By Jessica Ackerman
When building a home recording studio, it is important to soundproof it, not only so that you have better acoustics inside the recording studio and to prevent noise from entering, but also to protect the rest of the house from the noise from inside the studio. There are several different approaches to soundproofing a studio, including using heavier materials to block the noise, devices and building techniques that are designed to help reduce structural vibrations, and using materials that are designed to help absorb sound. Sound absorption not only helps to isolate the sound inside the room and provides protection from outside noise, but it also helps to improve the sound quality within the room due to the fact that sound vibrations and echo are better controlled.
Soundproofing New Construction
If you are building a home recording studio as new construction, you will have the best opportunities to add soundproofing. Instead of standard wall construction where there is one set of studs and sill plates to which drywall is installed on both sides, the best type of wall construction for soundproofing is to build a double wall, with two sets of sill plates and studs. The same principle should be followed during the ceiling and floor construction.
Soundproofing Existing Construction
In most cases, home recording studios are built in existing spaces, without the luxury of being able to build the room’s construction with double walls. You can help keep noise to a minimum by careful selection of the room to be used, making sure to not select a room that adjoins an especially noisy room or one which is exposed to a lot of outdoor noise. One easy way to help soundproof a room is to go around the entire room and pay special attention to any tiny holes or cracks, such as those under the doors, or even small cracks and openings such as electrical outlets and switches. You can tighten up these areas by using standard weather stripping products. There are also products such as rubber gaskets specially designed for soundproofing that can be used in areas such as under doors. If there is a window in the room, you might want to consider if you actually need to continue using the window, since glass is not very good at blocking sound. Sealing the window with gaskets and covering the glass with soundproofing materials, then covering the entire window with heavy drapes or a piece of plywood is often the best approach for a window. Air ducts and vents should be fitted with sound baffles so that air can get through but sound is minimized. Walls can be reinforced with a second layer of gypsum board, ideally with a layer of soundproofing material between the existing wall and the new board.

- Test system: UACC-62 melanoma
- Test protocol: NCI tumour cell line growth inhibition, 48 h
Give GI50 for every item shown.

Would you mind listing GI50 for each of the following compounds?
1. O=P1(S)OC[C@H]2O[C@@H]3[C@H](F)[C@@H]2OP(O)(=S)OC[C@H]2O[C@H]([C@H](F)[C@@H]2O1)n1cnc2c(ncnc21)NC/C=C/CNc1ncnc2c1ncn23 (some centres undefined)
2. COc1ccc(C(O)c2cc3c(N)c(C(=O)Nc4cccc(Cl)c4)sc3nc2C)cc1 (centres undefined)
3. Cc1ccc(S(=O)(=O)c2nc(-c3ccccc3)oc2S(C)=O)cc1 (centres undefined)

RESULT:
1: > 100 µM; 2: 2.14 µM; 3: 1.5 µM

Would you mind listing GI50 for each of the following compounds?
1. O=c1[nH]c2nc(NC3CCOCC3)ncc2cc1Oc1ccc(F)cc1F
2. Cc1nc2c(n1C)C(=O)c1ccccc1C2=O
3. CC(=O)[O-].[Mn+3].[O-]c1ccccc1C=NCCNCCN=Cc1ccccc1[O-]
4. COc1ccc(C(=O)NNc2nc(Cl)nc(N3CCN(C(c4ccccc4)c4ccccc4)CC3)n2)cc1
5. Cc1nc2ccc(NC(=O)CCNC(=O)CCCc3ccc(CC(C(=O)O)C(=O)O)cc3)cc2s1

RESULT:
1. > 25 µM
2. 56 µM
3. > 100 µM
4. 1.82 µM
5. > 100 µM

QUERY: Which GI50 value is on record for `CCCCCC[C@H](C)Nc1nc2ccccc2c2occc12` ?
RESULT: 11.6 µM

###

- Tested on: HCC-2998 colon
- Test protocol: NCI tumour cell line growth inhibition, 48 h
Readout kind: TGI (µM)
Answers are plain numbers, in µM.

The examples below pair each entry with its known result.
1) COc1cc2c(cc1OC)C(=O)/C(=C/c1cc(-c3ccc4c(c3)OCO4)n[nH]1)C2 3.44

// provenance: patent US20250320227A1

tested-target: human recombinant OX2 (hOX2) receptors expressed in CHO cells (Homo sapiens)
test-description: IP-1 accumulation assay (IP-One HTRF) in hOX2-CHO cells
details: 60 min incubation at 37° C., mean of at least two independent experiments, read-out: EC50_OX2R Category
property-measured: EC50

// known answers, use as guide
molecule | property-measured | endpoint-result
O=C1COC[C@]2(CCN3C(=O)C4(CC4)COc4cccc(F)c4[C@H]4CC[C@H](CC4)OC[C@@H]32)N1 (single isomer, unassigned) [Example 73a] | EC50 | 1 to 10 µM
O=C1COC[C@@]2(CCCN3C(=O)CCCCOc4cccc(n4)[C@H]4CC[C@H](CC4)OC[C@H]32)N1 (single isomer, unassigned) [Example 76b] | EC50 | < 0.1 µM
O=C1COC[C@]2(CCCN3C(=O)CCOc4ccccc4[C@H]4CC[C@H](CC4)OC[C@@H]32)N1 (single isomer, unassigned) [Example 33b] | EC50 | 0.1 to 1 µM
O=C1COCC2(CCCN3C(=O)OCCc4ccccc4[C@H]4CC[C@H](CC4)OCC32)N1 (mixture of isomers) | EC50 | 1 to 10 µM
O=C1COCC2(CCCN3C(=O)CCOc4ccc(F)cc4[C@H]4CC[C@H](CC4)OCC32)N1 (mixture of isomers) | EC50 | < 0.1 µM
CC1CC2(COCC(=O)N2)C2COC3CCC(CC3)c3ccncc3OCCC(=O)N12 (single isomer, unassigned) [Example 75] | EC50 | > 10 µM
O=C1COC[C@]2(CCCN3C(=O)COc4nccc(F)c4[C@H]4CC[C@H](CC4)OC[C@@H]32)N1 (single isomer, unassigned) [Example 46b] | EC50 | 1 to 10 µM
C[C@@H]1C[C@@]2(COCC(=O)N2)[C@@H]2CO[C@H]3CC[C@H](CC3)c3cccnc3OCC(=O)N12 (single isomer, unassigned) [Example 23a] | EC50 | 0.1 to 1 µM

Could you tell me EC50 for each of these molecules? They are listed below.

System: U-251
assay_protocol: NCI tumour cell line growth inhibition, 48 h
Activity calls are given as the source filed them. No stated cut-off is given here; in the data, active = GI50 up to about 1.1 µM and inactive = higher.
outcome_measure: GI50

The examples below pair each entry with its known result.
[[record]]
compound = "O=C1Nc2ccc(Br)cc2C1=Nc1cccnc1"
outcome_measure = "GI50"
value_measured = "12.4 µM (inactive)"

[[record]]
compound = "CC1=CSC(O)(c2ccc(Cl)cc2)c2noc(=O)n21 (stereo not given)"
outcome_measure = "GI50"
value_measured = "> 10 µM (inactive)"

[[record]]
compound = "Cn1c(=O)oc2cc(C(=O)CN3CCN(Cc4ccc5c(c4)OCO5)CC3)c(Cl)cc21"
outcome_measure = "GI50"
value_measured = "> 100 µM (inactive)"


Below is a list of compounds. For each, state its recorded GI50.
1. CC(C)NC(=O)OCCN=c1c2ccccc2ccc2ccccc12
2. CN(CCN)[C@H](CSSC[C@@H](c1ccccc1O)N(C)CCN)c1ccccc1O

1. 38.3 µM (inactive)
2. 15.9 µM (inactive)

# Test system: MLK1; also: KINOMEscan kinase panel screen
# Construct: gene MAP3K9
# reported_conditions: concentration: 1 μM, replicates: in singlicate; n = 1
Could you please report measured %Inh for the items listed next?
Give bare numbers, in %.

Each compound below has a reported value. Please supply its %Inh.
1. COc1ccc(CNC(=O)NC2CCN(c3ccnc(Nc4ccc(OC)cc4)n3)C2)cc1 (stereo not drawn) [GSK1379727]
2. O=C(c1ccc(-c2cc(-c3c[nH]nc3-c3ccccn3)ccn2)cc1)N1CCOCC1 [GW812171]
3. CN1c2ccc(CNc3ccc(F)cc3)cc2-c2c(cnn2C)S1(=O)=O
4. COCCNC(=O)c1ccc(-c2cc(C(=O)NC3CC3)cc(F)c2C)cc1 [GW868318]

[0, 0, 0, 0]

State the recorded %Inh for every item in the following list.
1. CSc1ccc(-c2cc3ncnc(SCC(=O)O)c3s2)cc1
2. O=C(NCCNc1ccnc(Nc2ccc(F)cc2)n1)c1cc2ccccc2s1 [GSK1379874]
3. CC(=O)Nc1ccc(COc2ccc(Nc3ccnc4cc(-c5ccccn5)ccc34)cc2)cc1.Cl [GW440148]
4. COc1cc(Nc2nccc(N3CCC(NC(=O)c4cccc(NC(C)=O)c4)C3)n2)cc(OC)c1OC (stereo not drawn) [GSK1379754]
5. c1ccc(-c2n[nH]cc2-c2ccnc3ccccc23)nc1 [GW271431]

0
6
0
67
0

Room Treatments for Soundproofing
Whether you are building a home recording studio or retrofitting one into an existing room, there are some tricks you can use when furnishing and decorating your room to minimize sound. Soft materials such as foam and rubber are often used to help minimize and absorb noise within a room. Using sound absorbing wall panels and ceiling tiles can help control sound. There are also rubber feet that you can get for equipment and furniture that will help to minimize sound and vibration through the floor.
About the Author: Jessica Ackerman from WallDecorandHomeAccents.com generously shares everything she knows about metal tree art and tropical fish wall decor.
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